Pamela

Richardson, Samuel. Pamela; or, Virtue Rewarded. New York: Croscup & Sterling Company, 1802.

Reason read: April is Letter Writing Month. Apologies! Apologies! Somehow this missed the publication date. 😦

To read Pamela Andrews’s’s letters to her parents you have to surmise she is a really good girl. Who, as a fifteen year old maidservant, sends money home to his or her parents these days? Exactly. Keep in mind this was written in 1740.
Back to Good Girl Pamela. The trouble doesn’t really begin for Pamela until her mistress passes away and young Pamela is left deal with the grieving son…only he is not so distraught as one would think. As soon as his mother has passed, his advances while subtle are enough to cause Pamela’s parents concern, especially for…you guessed it…her father. Some things haven’t changed after all. Maybe dad is thinking as a man instead of a parent when he begins to urge his daughter to come home. Those urgings become more insistent the more Pamela tells them about her employer, Mr. B. After several assaults and an extended “kidnapping” and after Pamela repeatedly tries to return to the safety of her parents, Mr. B. reforms and finally wins Pamela’s heart the proper way.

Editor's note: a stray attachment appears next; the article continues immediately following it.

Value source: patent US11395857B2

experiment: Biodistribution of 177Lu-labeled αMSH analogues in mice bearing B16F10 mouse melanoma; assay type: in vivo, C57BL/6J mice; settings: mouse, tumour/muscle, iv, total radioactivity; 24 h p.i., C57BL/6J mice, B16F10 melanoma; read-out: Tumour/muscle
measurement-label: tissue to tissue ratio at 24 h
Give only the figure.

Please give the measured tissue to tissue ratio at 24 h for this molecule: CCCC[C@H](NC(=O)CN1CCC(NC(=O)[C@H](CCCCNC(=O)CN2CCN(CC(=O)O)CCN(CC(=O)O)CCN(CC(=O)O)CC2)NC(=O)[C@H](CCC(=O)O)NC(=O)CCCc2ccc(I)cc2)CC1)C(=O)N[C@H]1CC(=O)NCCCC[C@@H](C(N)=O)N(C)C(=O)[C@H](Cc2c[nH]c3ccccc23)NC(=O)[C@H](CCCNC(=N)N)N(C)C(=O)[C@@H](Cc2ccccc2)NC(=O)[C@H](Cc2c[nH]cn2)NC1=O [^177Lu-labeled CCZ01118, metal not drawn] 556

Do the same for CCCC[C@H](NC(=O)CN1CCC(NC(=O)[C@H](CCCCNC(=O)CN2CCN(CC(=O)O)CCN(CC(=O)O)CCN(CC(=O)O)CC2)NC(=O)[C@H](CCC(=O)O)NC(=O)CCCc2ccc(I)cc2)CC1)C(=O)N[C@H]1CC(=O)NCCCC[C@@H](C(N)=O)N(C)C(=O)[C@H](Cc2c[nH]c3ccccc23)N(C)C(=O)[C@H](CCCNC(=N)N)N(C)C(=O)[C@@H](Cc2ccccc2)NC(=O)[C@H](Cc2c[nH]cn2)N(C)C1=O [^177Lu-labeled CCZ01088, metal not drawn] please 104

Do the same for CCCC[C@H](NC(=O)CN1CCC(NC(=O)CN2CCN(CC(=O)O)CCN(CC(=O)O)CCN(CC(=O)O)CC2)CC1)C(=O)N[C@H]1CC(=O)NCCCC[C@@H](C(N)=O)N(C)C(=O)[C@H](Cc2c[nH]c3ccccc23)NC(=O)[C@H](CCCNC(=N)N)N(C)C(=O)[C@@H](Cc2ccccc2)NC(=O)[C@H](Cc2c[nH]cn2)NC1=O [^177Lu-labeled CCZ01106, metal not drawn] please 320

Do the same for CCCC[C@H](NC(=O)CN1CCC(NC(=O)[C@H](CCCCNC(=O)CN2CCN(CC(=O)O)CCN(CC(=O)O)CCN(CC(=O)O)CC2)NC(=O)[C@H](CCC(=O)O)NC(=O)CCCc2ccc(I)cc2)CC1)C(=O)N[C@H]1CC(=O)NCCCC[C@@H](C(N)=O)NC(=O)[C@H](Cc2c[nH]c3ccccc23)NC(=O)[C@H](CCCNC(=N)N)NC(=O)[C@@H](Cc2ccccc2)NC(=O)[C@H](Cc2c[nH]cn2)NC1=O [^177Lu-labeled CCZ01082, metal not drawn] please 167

I have to admit. If my master hid in a closet for whatever reason I would find that to be a bit creepy. No. Not a bit. A lot creepy!

Author fact: Like Benjamin Franklin, Richardson was an apprentice to a printer.

Book trivia: Pamela is Richardson’s first novel.

Nancy said: Pearl called Pamela one of the earliest novels written in the form of a letter.

BookLust Twist: from Book Lust in the chapter called “Epistolary Novels: Take a Letter” (p 79).



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